Today I would like to discuss the map function in Python. How to use it, why I usually prefer using it instead of a regular For loops, and introducing list comprehensions.
To make sure I get my point across I will cover a few basics first. Hopefully, this post will also be approachable to people with little Python experience.
Iterables can be different types of ordered lists, in general, we call those lists that contain information in a set order — “Arrays”.
The map function executes a specified function for each item in an array.
Returns a list of the results after applying the given function to each item of a given iterable (more detailed explinations about iterables).
For loops are basic constructs in programming that run a piece of code repeatedly while certain conditions are met. Most programming languages contain one or more types of those looping constructs so this is familiar to anyone who knows a different programming language.
for item in list:
Keywords being for and in Followed by a colon. With the next line containing the code you want to run indented. Failing to adhere to the syntax will result in errors and frustration.
In layman terms, list comprehension is a one-line for loop for the specific task of creating a new array. Many programmers prefer list comprehensions over regular for loops because it’s shorter. However, shorter isn’t always more readable. Especially when adding a conditional statement. Overall, I find list comprehensions especially useful when I don’t need to apply more than one function or a conditional. It’s efficient and I highly recommend people to experiment with those more.
new_list = [ expression for item in items if condition ]
I’ve created a list of numbers and a function that multiplies a number times 3. Using the numbers list, I want to create a new list where each number is a number from the original list times 3.
In all the examples, we iterate over every number in the original numbers list, multiply the numbers times 3 and save it in a new list*.
*I want to note that the map function returns an “object”, not a list. If you’re unsure about the different variable types in python I’d recommend clicking here. To get the desired output I used the list function. Typically, the map function is used alongside other functions (e.g filter, reduce, and lambda functions). Unfortunately, I’m not going to explain the filter and reduce functions in this post.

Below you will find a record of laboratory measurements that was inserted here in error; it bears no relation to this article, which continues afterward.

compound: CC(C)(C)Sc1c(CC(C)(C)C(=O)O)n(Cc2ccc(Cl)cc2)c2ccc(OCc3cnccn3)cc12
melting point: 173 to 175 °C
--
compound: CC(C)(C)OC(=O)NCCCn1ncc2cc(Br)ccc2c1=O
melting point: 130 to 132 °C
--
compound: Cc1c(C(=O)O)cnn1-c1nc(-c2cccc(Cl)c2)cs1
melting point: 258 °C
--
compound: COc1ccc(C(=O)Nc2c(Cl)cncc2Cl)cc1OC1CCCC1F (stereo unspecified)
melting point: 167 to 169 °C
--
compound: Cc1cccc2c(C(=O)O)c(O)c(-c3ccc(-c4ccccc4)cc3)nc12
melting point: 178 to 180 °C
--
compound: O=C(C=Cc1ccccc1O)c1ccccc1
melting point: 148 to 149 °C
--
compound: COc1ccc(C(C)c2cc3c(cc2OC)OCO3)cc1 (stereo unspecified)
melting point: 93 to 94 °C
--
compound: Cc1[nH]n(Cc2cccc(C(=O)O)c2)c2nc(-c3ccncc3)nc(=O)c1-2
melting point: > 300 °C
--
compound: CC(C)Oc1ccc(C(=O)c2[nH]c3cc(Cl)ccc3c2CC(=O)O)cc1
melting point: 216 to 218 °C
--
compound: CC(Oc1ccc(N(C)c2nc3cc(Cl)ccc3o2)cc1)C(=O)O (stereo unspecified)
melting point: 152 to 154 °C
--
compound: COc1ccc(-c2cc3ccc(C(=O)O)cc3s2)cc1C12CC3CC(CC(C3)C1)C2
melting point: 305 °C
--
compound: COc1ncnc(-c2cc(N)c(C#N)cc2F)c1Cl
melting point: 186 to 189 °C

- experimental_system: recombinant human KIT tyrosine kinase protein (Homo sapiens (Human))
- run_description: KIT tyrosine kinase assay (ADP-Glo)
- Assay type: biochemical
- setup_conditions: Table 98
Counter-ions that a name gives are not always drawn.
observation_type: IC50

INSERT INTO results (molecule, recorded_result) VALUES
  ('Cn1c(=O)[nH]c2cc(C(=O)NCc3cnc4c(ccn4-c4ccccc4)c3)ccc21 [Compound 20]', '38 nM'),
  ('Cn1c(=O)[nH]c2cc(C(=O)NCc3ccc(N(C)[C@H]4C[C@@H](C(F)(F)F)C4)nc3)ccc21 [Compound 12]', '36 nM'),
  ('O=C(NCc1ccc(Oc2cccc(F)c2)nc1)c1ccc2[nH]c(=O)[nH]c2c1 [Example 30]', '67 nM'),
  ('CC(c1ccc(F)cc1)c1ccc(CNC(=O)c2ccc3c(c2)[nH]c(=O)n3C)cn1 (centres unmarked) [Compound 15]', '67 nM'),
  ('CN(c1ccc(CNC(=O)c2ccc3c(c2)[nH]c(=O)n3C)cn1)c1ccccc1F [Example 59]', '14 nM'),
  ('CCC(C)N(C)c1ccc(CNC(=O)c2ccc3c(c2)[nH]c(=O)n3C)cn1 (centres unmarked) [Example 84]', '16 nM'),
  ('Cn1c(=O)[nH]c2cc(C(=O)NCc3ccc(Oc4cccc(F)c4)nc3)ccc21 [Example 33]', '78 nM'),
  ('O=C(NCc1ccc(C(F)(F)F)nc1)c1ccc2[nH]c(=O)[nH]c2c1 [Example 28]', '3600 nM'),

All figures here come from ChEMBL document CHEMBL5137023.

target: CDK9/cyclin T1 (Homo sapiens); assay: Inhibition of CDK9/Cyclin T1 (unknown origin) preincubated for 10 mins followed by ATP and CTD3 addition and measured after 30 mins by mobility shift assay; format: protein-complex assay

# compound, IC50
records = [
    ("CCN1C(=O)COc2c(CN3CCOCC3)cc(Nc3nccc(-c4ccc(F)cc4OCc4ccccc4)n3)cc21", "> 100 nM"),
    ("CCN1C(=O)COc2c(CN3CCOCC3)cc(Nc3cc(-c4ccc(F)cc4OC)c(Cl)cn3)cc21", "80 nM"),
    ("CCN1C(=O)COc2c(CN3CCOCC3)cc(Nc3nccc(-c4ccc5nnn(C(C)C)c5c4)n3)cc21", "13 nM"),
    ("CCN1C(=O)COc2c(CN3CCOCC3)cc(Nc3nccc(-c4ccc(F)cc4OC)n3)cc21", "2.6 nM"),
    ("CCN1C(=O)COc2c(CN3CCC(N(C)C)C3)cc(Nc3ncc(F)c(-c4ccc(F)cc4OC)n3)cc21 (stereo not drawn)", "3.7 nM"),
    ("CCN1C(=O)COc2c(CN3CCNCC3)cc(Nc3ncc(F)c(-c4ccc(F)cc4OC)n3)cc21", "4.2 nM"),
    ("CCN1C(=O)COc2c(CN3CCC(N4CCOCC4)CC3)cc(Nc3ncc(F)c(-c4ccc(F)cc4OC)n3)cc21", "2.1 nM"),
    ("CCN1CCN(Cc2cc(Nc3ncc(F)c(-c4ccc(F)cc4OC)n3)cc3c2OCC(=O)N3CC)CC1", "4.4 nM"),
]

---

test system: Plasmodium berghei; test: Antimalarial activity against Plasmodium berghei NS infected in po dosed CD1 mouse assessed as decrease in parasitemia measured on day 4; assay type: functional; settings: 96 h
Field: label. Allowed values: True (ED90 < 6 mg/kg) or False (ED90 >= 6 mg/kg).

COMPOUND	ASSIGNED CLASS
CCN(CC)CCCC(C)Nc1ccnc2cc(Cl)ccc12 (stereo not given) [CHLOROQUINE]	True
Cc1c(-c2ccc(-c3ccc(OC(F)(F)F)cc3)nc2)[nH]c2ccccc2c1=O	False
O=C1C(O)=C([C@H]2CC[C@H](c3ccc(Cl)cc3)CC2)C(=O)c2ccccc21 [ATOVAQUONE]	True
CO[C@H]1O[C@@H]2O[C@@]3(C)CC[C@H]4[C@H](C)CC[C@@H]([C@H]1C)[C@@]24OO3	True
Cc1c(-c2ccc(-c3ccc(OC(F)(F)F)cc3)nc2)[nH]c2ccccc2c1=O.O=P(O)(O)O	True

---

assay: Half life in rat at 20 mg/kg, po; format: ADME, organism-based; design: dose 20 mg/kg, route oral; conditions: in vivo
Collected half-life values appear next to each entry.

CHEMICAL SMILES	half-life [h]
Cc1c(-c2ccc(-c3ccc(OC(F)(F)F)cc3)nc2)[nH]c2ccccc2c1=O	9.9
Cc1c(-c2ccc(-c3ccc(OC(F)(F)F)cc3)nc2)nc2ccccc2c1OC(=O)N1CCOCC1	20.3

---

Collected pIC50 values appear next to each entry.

(lambda <variables>: <function>)
In the above examples, I also used the lambda function. Lambda also called an “anonymous function”, is a nameless, user-defined function. Just like regular functions, lambdas can contain any number of arguments. However, you’ll want to keep your lambdas short to maintain readability. The above example may be overly simplistic, however, the lambda function is a strong tool in a programmer’s toolbox. I highly recommend new programmers to do their research before they dismiss it (why are python lambdas useful).
I often find myself drawn to the map function instead of for loops because I find it shorter and more readable.
In many cases when you’re trying to incorporate several functions inside a for loop the code can get more complicated. The map function along with other functions helps keep things simpler while not having to settle about readability. You can introduce the map function inside a for loop to avoid nested structures and additional syntax errors due to faulty indentation. Additionally, the map function helps you protect the original data in case you need to use it again in your code.
Sadly, I have not found a comprehensive study that compares for loops and map function’s performance (please comment below if you have!). Although, from different tests people performed, it seems for loops are slightly more efficient than the map function. However, both of them are very inefficient in comparison to vectorization.
At the end of the day, programming is similar to writing a story. It’s common to see two different people conveying the same message using different words and expressions. Despite map function not being as efficient as for loops in terms of computer performance, it is a tool worth mastering. I often use it to avoid nested structures in my code as the difference in performance is negligible.
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